What happened last week?
The U.S. financial investment giants Goldman Sachs and Morgan Stanley reported high losses in their 2016 first quarter profits and revenues. In spite of this, the Dow Jones Industrial Index closed the week with a 0.6 percent increase, while Standard & Poor's 500 Index rose 0.5 percent. On the other hand, Nasdaq Technology Index recorded a 0.7 percent loss on a weekly basis as stocks of technology heavyweights Google and Microsoft decreased.
Oil prices began last week with an increase despite the failure of the Doha oil summit to generate the anticipated outcome of freezing oil production. The main reason behind rising prices in the first half of the week was the oil workers’ strike in Kuwait, which more than halved the country’s output and created a supply panic in the global crude market. However, when the strike was over on Wednesday, prices began falling yet again. American benchmark West Texas Intermediate ended the week just below $44 a barrel, while international benchmark Brent crude finished the week a little over $45 per barrel.
The global rating agency Standard & Poor's (S&P) warned last Tuesday that credit conditions around the world are weakening with increasing volatility in global markets. It listed volatility in financial markets, China's ability to rebalance its economy, weak commodity prices, and funding difficulties as some of the current concerns with global growth.
The U.S. passed its first broad energy bill since 2007 last Wednesday. The bill includes expediting liquefied natural gas exports, modernizing electricity and pipeline infrastructure and cyber-security, promoting renewable energy, upgrading energy efficiency in buildings and preventing greenhouse gases.
German carmaker Volkswagen and U.S. authorities reached a settlement regarding the company's emissions scandal. The German automaker offered its consumers the options of buyback of vehicles or alternatively fixing them to meet emissions standards. Financial details about the settlement were not disclosed.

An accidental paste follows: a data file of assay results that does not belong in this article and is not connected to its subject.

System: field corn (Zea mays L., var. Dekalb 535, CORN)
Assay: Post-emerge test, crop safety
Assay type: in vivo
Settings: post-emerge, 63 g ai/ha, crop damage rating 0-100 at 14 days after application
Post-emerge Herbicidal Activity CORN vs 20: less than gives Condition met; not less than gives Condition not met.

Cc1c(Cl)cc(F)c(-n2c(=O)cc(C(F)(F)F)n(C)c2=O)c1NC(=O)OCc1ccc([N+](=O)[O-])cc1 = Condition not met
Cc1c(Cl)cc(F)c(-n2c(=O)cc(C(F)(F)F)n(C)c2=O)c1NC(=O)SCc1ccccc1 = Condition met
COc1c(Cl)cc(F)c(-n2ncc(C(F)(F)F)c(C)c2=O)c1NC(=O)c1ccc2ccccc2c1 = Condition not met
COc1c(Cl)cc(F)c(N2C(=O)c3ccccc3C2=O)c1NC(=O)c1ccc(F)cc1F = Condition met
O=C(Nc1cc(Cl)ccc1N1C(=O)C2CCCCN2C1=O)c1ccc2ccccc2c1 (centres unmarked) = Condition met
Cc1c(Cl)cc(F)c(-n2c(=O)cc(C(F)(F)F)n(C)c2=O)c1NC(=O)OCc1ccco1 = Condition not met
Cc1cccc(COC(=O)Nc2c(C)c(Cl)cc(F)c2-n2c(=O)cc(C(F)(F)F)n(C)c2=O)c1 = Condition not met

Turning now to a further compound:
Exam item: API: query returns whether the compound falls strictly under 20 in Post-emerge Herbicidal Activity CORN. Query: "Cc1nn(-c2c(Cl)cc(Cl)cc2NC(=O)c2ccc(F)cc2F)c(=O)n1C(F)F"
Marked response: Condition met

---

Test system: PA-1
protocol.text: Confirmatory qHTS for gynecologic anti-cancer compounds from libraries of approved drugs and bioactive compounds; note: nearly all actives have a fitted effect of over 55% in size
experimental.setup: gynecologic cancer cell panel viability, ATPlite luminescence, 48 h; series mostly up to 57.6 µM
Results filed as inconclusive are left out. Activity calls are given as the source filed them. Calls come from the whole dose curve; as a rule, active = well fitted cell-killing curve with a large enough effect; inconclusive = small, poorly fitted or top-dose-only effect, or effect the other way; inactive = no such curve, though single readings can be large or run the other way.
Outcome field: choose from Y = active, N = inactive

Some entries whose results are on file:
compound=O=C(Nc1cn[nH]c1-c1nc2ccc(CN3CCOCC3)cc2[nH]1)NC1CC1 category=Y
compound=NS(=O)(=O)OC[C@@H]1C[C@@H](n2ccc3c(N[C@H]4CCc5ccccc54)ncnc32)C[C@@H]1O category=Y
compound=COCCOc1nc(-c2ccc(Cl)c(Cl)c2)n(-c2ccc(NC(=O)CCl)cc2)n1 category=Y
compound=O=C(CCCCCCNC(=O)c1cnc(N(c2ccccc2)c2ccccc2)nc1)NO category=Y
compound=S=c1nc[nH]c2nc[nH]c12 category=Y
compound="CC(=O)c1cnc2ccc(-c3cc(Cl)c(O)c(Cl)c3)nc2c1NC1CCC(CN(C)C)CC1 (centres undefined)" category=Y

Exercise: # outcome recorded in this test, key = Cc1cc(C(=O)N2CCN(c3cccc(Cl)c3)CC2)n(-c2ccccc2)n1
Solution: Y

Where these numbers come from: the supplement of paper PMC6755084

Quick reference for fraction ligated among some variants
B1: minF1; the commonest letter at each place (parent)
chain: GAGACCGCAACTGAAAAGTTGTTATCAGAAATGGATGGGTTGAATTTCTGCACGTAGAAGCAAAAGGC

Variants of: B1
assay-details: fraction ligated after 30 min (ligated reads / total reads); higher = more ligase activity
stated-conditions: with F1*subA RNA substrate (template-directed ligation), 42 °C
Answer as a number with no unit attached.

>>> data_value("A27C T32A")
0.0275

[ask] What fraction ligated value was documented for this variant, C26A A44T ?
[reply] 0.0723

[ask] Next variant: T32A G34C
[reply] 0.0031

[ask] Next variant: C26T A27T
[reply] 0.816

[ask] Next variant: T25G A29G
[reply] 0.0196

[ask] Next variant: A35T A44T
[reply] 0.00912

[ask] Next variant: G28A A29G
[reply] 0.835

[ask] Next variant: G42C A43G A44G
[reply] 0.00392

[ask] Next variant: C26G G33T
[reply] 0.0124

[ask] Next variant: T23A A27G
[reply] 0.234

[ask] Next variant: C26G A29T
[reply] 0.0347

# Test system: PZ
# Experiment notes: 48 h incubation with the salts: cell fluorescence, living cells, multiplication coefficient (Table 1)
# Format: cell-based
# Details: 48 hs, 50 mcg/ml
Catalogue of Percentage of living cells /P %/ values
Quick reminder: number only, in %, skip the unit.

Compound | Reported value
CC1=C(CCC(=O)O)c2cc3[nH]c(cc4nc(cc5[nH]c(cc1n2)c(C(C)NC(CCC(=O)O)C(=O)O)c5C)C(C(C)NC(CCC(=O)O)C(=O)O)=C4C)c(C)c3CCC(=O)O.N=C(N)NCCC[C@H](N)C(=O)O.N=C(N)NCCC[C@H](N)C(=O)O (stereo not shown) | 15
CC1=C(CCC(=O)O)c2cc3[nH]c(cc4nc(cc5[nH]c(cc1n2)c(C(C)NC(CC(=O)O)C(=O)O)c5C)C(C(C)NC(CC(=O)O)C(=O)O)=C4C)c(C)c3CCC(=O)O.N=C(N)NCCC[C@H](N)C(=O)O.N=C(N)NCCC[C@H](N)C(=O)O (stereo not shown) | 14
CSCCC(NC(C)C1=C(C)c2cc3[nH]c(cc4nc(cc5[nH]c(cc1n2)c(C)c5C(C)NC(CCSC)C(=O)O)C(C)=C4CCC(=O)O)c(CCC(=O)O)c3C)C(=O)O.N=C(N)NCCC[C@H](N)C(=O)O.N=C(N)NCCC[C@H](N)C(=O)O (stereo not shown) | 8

On April 22, 171 countries committed to sign the Paris Agreement on Climate Change at the headquarters of the United Nations (UN) in New York.
UN Secretary-General Ban Ki-moon urged all countries to move quickly to join the agreement at national level so that the Paris agreement can enter into force as early as possible.
What will happen this week?
This week the markets around the world are focused on the U.S. Federal Reserve’s (Fed) meeting that will begin on Tuesday. The Federal Open Market Committee (FOMC) will make a statement on Wednesday about the Fed’s two-day meeting. The bank is not expected to make a change in interest rates. Most analysts agree that the decision to raise the rates could come at the Fed’s June meeting, and perhaps another this December.
The market will also closely follow the U.S.’ gross domestic production (GDP) for the first quarter of 2016. While the previous quarterly growth rate was a 1.4 percent year-on-year, the market expects the first quarter growth rate to be 0.7 percent. Some of the reasons behind the lower expectation are the weak profit and revenue results of major U.S. corporations, the increasing strength of the U.S. dollar against other currencies that negatively affect American exports, and low consumer spending in the U.S.
On Friday, personal spending and income for March, and employment wages for the first quarter of the year will be announced.
If Thursday’s and Friday’s macroeconomic data comes above expectations, the Fed could take them as positive signals about the overall well-being of the U.S. economy, and the possibility of raising interest rates in its June meeting could intensify.
Meanwhile, oil prices are expected to fluctuate between $40 and $45 per barrel this week, barring any sudden and unanticipated supply shocks from northern Iraq and Libya, or the revival of the oil workers’ strike in Kuwait.
However, as Saudi Arabia is expected to increase its oil production gradually in the coming weeks due to the rising domestic electricity demand over the summer period, this could be seen by investors as a rise in the global glut and could create a downward pressure on crude prices.